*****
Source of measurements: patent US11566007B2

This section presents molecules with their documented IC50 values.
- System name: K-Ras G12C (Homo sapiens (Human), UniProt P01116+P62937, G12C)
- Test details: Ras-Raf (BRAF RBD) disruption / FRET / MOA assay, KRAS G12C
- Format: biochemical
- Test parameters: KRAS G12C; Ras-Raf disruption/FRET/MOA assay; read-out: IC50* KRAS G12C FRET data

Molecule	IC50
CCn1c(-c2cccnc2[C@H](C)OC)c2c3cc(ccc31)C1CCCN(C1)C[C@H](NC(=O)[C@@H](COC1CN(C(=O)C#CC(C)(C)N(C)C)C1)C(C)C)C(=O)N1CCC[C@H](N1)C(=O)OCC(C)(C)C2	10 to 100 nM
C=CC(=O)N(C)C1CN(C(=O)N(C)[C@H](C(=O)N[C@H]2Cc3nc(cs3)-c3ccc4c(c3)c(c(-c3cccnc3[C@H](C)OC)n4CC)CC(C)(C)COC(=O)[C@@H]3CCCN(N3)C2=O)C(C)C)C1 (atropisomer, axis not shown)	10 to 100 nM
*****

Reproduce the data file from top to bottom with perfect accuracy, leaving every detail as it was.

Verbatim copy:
Source of measurements: patent US11566007B2

This section presents molecules with their documented IC50 values.
- System name: K-Ras G12C (Homo sapiens (Human), UniProt P01116+P62937, G12C)
- Test details: Ras-Raf (BRAF RBD) disruption / FRET / MOA assay, KRAS G12C
- Format: biochemical
- Test parameters: KRAS G12C; Ras-Raf disruption/FRET/MOA assay; read-out: IC50* KRAS G12C FRET data

Molecule	IC50
CCn1c(-c2cccnc2[C@H](C)OC)c2c3cc(ccc31)C1CCCN(C1)C[C@H](NC(=O)[C@@H](COC1CN(C(=O)C#CC(C)(C)N(C)C)C1)C(C)C)C(=O)N1CCC[C@H](N1)C(=O)OCC(C)(C)C2	10 to 100 nM
C=CC(=O)N(C)C1CN(C(=O)N(C)[C@H](C(=O)N[C@H]2Cc3nc(cs3)-c3ccc4c(c3)c(c(-c3cccnc3[C@H](C)OC)n4CC)CC(C)(C)COC(=O)[C@@H]3CCCN(N3)C2=O)C(C)C)C1 (atropisomer, axis not shown)	10 to 100 nM